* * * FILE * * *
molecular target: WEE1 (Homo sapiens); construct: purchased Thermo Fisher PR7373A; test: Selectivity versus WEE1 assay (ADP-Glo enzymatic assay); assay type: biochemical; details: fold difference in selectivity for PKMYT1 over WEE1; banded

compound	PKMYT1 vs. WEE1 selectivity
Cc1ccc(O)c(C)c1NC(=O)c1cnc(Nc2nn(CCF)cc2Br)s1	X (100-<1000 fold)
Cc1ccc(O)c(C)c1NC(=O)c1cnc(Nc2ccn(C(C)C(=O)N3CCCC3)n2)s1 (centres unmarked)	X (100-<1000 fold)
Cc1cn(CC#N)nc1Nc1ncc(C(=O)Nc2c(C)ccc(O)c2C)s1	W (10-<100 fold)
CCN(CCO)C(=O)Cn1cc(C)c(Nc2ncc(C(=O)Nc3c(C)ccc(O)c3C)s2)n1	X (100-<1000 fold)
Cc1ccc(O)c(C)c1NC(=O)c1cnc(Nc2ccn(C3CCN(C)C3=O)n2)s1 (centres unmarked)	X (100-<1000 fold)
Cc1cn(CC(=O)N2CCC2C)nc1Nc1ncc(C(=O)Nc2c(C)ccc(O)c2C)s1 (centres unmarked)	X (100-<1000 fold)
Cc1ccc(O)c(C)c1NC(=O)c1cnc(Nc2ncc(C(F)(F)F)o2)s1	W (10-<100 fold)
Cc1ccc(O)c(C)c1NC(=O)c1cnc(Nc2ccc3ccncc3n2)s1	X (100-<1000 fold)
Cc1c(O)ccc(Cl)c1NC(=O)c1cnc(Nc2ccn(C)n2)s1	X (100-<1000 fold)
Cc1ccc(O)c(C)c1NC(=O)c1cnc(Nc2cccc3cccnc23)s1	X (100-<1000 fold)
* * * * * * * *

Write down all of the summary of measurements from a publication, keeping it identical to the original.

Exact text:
molecular target: WEE1 (Homo sapiens); construct: purchased Thermo Fisher PR7373A; test: Selectivity versus WEE1 assay (ADP-Glo enzymatic assay); assay type: biochemical; details: fold difference in selectivity for PKMYT1 over WEE1; banded

compound	PKMYT1 vs. WEE1 selectivity
Cc1ccc(O)c(C)c1NC(=O)c1cnc(Nc2nn(CCF)cc2Br)s1	X (100-<1000 fold)
Cc1ccc(O)c(C)c1NC(=O)c1cnc(Nc2ccn(C(C)C(=O)N3CCCC3)n2)s1 (centres unmarked)	X (100-<1000 fold)
Cc1cn(CC#N)nc1Nc1ncc(C(=O)Nc2c(C)ccc(O)c2C)s1	W (10-<100 fold)
CCN(CCO)C(=O)Cn1cc(C)c(Nc2ncc(C(=O)Nc3c(C)ccc(O)c3C)s2)n1	X (100-<1000 fold)
Cc1ccc(O)c(C)c1NC(=O)c1cnc(Nc2ccn(C3CCN(C)C3=O)n2)s1 (centres unmarked)	X (100-<1000 fold)
Cc1cn(CC(=O)N2CCC2C)nc1Nc1ncc(C(=O)Nc2c(C)ccc(O)c2C)s1 (centres unmarked)	X (100-<1000 fold)
Cc1ccc(O)c(C)c1NC(=O)c1cnc(Nc2ncc(C(F)(F)F)o2)s1	W (10-<100 fold)
Cc1ccc(O)c(C)c1NC(=O)c1cnc(Nc2ccc3ccncc3n2)s1	X (100-<1000 fold)
Cc1c(O)ccc(Cl)c1NC(=O)c1cnc(Nc2ccn(C)n2)s1	X (100-<1000 fold)
Cc1ccc(O)c(C)c1NC(=O)c1cnc(Nc2cccc3cccnc23)s1	X (100-<1000 fold)